Thursday, January 29, 2015

Q & A: Making Lemon Extract and Lemon Zest

I recently received the following question after a reader read this post ... 
 
You mentioned making lemon extract from lemon zest or peels. Could you share how you do this?
 
First I wash my lemons in the fruit/vegetable wash found in this post.
 
If you have a zester, zest your lemons.  If you don't have a zester, remove the juice from the lemons and thinly slice them.
 
 
 

 Be sure to remove the white portion underneath the skin.  This has the tendency to make your extract and zest bitter.
 

 
After the 'white' has been removed if I'm making lemon zest (or if you used a zester and zested your lemons) I dry the lemon peels/zest in a warm oven, let the sunshine dry it  outside if it's warm enough or in a dehydrator.  Once the lemon peel/zest is completely dry, if I zested the lemons, I let it cool completely and store it in a container,  It is ready for use.  If I did not use a zester, I chop the dried lemon peel using a food chopper and stored it in a container.  It is ready for use.
 
If I'm making lemon extract, I do not dry the lemon peel/zest but add it to a half-pint jar.  I fill the jar almost full and cover the contents with vodka.  I fill the jar almost full because I want a real lemony flavor.  I let it sit for 6 weeks shaking a couple times a week.  When the 6 weeks are up I strain out the lemon peel/zest and start using out of it as needed but I also continue to add fresh lemon peel/zest to it as I have it, straining out the old used up lemon about every 6 weeks.  Like I said I like a really strong lemon taste in my extract, if you don't then the continuous replenishing of lemon peel/zest is not necessary.  When my jar gets half used I start another half-pint.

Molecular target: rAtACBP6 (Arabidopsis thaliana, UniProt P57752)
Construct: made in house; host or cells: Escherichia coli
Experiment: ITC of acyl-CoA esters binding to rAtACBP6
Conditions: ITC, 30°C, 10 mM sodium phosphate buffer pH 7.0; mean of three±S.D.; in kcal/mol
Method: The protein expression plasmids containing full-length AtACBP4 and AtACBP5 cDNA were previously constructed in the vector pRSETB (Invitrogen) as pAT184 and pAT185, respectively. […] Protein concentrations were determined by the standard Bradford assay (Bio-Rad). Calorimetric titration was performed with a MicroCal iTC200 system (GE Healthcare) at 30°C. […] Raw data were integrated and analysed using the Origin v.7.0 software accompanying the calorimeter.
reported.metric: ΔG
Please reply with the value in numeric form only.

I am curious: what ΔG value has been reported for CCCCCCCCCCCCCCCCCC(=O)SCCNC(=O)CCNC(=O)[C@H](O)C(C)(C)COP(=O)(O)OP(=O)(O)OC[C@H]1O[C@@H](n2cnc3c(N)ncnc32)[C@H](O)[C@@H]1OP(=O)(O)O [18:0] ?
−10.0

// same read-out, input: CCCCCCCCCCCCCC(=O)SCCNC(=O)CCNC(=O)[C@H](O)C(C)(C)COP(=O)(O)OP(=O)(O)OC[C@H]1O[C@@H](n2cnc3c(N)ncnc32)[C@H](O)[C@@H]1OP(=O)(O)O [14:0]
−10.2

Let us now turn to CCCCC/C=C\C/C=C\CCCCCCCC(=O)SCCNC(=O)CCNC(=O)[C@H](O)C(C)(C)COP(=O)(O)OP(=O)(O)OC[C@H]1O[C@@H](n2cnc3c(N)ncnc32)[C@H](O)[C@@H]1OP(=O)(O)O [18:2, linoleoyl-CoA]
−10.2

I hope this is helpful!
 
patsi ... a.k.a grandmommie pat
 
You can also follow me ... grandmommie pat ... on Pinterest!
 
 
 
 

Tuesday, January 27, 2015

This is Why! part 3

 
Parts 1 and 2 can be found here.

Beginning with this entry and for the remainder of the series I’m going to be sharing with you some practical ways that I build and maintain my well-stocked pantry all the while eating from it daily.  These are all things I have done or am doing.

In this entry we’re going to concentrate on leftovers and how I use them to add to my pantry.  What! You didn’t know you could add to your pantry using leftovers … oh.my.yes!
 
Let’s get started, shall we?

1.      I save the bones from fried, baked or from deboned chicken … both cooked and raw.  I add them to a freezer bag I keep in the freezer.  I even add the bones leftover from a meal we've eaten after the chicken has been eaten off the bones.  Don’t go ‘eeewwww’ … they’re going to be frozen, cooked, and pressure canned.  Nothing’s going to live through that!  When the bag of bones is full, I dump it out into a pot of water, add a little vinegar, raw garlic and onions and bring it to a gentle boil.  I let it boil gently for 2 – 3 hours then let it cool, strain out the bones and vegetables and pressure can it in quarts or pints.  I have also frozen it if there wasn’t enough for a canner full. By doing this I add nutrient rich chicken broth to my pantry.